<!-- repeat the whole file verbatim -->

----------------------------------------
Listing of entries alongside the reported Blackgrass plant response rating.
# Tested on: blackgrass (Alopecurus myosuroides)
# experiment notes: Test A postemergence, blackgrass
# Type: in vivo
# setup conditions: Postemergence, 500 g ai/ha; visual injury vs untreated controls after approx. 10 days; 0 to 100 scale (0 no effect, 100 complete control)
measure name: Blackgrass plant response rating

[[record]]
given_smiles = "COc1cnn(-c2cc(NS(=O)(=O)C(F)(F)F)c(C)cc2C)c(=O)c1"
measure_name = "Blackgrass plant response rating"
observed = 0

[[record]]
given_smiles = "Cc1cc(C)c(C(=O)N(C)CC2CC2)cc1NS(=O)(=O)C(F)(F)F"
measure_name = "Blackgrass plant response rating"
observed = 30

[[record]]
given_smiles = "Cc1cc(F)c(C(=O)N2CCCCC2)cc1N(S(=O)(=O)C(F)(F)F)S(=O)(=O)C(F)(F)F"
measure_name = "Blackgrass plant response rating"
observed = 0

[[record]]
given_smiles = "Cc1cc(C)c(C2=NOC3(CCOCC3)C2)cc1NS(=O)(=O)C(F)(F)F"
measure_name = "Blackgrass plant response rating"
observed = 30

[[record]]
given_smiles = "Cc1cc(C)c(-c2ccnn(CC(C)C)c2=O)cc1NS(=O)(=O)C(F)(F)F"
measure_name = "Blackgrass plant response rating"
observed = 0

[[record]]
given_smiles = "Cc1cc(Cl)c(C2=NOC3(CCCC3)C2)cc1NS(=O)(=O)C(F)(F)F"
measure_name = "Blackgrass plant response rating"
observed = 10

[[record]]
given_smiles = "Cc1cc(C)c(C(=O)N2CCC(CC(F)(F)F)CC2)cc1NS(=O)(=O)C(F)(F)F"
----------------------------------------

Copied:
Listing of entries alongside the reported Blackgrass plant response rating.
# Tested on: blackgrass (Alopecurus myosuroides)
# experiment notes: Test A postemergence, blackgrass
# Type: in vivo
# setup conditions: Postemergence, 500 g ai/ha; visual injury vs untreated controls after approx. 10 days; 0 to 100 scale (0 no effect, 100 complete control)
measure name: Blackgrass plant response rating

[[record]]
given_smiles = "COc1cnn(-c2cc(NS(=O)(=O)C(F)(F)F)c(C)cc2C)c(=O)c1"
measure_name = "Blackgrass plant response rating"
observed = 0

[[record]]
given_smiles = "Cc1cc(C)c(C(=O)N(C)CC2CC2)cc1NS(=O)(=O)C(F)(F)F"
measure_name = "Blackgrass plant response rating"
observed = 30

[[record]]
given_smiles = "Cc1cc(F)c(C(=O)N2CCCCC2)cc1N(S(=O)(=O)C(F)(F)F)S(=O)(=O)C(F)(F)F"
measure_name = "Blackgrass plant response rating"
observed = 0

[[record]]
given_smiles = "Cc1cc(C)c(C2=NOC3(CCOCC3)C2)cc1NS(=O)(=O)C(F)(F)F"
measure_name = "Blackgrass plant response rating"
observed = 30

[[record]]
given_smiles = "Cc1cc(C)c(-c2ccnn(CC(C)C)c2=O)cc1NS(=O)(=O)C(F)(F)F"
measure_name = "Blackgrass plant response rating"
observed = 0

[[record]]
given_smiles = "Cc1cc(Cl)c(C2=NOC3(CCCC3)C2)cc1NS(=O)(=O)C(F)(F)F"
measure_name = "Blackgrass plant response rating"
observed = 10

[[record]]
given_smiles = "Cc1cc(C)c(C(=O)N2CCC(CC(F)(F)F)CC2)cc1NS(=O)(=O)C(F)(F)F"